L-3 WESCAM of Burlington, Ontario, Canada designs and manufactures imaging equipment, primarily for aircraft surveillance. Founded in 1974, the firm is a standalone division of parent company L-3, based in New York City. In October 2016, L-3 WESCAM launched the MX-8, a lightweight electro-optical/infrared airborne imaging system for small airplanes, helicopters and drones.
Q. What is the history of L-3 WESCAM?
A. Our technology originated in Canadian defence R&D labs post-World War II. The key technology is gyro-stabilized high quality imaging systems for surveillance. Therefore, you can have a camera or infrared/thermal camera system fully stabilized on moving platforms such as airplanes, boats and land vehicles. That stability, combined with highly accurate lenses, allows you to see things a great distance away. The technology was originally spun out of Westinghouse in Hamilton, Ontario.. It was then spun out into a company called ISTEC and eventually WESCAM.
Over time, the company needed to expand. Our current site is excellent. We’re sitting on elevated ground and have a long-range line of sight over Lake Ontario so we can test our equipment without urban development getting in the way.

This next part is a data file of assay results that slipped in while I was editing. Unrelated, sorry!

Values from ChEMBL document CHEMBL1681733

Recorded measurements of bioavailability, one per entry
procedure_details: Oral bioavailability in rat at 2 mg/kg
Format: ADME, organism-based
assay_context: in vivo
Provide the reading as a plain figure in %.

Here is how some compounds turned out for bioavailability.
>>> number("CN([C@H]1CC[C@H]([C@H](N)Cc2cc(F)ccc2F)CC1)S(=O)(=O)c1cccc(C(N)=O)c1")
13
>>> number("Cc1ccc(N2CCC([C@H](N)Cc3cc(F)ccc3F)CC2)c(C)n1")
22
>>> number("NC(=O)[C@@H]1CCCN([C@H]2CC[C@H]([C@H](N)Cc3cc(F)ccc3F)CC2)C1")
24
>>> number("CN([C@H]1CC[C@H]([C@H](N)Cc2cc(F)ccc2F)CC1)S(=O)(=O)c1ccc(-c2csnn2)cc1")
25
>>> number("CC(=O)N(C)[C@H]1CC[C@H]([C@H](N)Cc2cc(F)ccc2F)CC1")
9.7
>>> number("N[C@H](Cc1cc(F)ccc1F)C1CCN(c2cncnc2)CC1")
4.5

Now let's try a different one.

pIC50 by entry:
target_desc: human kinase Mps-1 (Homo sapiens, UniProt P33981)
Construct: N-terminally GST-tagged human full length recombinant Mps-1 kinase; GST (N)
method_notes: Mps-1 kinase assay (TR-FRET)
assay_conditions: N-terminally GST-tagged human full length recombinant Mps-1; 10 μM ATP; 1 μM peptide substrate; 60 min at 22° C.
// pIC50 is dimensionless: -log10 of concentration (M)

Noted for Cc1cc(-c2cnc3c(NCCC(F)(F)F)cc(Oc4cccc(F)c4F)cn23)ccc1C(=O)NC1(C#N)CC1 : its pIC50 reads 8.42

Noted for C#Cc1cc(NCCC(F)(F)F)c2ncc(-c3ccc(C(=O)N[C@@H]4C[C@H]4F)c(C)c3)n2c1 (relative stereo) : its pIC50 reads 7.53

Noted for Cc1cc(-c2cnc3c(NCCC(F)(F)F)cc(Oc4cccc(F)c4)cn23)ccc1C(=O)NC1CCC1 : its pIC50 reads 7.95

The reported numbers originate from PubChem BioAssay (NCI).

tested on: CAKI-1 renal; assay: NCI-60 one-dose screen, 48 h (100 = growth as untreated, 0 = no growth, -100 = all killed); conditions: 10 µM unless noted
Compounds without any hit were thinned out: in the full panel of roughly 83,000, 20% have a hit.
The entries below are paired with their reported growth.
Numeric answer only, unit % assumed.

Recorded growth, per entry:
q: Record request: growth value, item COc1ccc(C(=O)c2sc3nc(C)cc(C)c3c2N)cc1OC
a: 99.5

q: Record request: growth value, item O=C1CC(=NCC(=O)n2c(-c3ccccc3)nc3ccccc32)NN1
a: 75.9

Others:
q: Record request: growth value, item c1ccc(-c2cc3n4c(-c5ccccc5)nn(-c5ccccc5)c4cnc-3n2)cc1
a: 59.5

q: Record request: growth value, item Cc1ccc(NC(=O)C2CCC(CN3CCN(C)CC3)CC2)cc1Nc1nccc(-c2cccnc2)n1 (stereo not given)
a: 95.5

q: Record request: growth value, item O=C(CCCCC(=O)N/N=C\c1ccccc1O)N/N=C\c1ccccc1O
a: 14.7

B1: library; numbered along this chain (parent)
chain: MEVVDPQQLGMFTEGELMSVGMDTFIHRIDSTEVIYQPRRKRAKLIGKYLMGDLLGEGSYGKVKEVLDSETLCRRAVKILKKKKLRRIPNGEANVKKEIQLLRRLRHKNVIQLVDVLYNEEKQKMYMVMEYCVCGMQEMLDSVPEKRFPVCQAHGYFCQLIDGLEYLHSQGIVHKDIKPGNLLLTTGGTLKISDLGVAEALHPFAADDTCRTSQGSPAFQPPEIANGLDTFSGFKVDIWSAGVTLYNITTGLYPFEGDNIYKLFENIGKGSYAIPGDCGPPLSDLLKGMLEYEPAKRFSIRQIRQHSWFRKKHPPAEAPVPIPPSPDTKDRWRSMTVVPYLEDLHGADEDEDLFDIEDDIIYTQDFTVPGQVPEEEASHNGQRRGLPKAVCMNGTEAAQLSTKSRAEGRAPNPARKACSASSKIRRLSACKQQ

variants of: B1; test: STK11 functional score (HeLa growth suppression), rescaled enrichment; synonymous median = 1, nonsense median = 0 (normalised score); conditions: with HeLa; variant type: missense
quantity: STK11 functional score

We do high-end, high quality manufacturing. Our main factory in Burlington has about 700 people and we have another 100 or so in our Don Mills location. We do tens of millions of dollars a year in business with Ontario-based suppliers and manufacturers while exporting to over 65 countries.
Q. Who is the MX-8 sold to?
A. We sell directly to the military, but often we’ll sell to OEMs (original equipment manufacturers). When they build or configure their aircraft, boat or land vehicle, they’ll integrate our surveillance system into it. When it’s sold, it will then go to a military customer. There’s also significant business for us in the homeland security, airborne law enforcement disaster-response surveillance, and search-and-rescue markets.
Q. Does L-3 WESCAM collaborate with outside partners?
A. We work with Mohawk College and McMaster University on academic research. We also offer a Bachelor of Technology program run in combination with Mohawk and McMaster. Their professors deliver courses on-site. It’s [free] for our employees.
We’re in discussions with some new innovation centres that might open in Burlington … [we want to] engage with the smaller startups.
Q. What are the advantages of being Ontario-based?
McMaster has strong engineering programs around optics and physics that are core to our technology. If you were to draw a circle around Burlington, within an hour’s drive [there is] the University of Waterloo, University of Toronto and a swath of community colleges with technology programs.
We’ve built a supply chain over the area. We have manufacturers who are responsive and cost competitive. It’s good for distribution, being in the Greater Toronto Area.
This interview has been edited and condensed.